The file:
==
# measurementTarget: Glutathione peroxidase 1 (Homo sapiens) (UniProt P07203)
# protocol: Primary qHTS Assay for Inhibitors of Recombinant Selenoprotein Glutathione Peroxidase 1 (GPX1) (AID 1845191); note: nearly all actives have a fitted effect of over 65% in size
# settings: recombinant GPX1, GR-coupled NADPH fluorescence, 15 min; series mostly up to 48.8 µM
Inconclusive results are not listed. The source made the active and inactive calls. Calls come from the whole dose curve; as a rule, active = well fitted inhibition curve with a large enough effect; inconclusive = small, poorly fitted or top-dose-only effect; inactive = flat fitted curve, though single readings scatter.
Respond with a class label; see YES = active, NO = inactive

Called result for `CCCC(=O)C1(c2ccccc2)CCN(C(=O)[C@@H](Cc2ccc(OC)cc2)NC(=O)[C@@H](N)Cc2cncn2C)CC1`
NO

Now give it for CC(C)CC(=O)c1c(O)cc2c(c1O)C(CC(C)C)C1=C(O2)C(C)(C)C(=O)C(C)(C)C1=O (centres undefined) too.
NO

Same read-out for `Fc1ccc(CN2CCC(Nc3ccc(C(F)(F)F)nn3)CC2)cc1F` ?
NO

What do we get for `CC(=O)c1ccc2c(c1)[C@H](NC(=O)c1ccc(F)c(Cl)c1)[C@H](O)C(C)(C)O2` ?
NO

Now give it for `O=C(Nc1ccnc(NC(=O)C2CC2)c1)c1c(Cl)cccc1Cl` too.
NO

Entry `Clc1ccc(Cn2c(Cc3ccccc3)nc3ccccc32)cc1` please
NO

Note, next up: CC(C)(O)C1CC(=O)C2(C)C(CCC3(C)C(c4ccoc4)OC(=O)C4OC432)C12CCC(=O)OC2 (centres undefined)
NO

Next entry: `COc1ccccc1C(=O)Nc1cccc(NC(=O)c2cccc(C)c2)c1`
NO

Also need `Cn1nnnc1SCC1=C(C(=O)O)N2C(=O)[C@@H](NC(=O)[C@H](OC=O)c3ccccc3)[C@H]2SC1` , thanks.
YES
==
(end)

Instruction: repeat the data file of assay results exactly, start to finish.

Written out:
# measurementTarget: Glutathione peroxidase 1 (Homo sapiens) (UniProt P07203)
# protocol: Primary qHTS Assay for Inhibitors of Recombinant Selenoprotein Glutathione Peroxidase 1 (GPX1) (AID 1845191); note: nearly all actives have a fitted effect of over 65% in size
# settings: recombinant GPX1, GR-coupled NADPH fluorescence, 15 min; series mostly up to 48.8 µM
Inconclusive results are not listed. The source made the active and inactive calls. Calls come from the whole dose curve; as a rule, active = well fitted inhibition curve with a large enough effect; inconclusive = small, poorly fitted or top-dose-only effect; inactive = flat fitted curve, though single readings scatter.
Respond with a class label; see YES = active, NO = inactive

Called result for `CCCC(=O)C1(c2ccccc2)CCN(C(=O)[C@@H](Cc2ccc(OC)cc2)NC(=O)[C@@H](N)Cc2cncn2C)CC1`
NO

Now give it for CC(C)CC(=O)c1c(O)cc2c(c1O)C(CC(C)C)C1=C(O2)C(C)(C)C(=O)C(C)(C)C1=O (centres undefined) too.
NO

Same read-out for `Fc1ccc(CN2CCC(Nc3ccc(C(F)(F)F)nn3)CC2)cc1F` ?
NO

What do we get for `CC(=O)c1ccc2c(c1)[C@H](NC(=O)c1ccc(F)c(Cl)c1)[C@H](O)C(C)(C)O2` ?
NO

Now give it for `O=C(Nc1ccnc(NC(=O)C2CC2)c1)c1c(Cl)cccc1Cl` too.
NO

Entry `Clc1ccc(Cn2c(Cc3ccccc3)nc3ccccc32)cc1` please
NO

Note, next up: CC(C)(O)C1CC(=O)C2(C)C(CCC3(C)C(c4ccoc4)OC(=O)C4OC432)C12CCC(=O)OC2 (centres undefined)
NO

Next entry: `COc1ccccc1C(=O)Nc1cccc(NC(=O)c2cccc(C)c2)c1`
NO

Also need `Cn1nnnc1SCC1=C(C(=O)O)N2C(=O)[C@@H](NC(=O)[C@H](OC=O)c3ccccc3)[C@H]2SC1` , thanks.
YES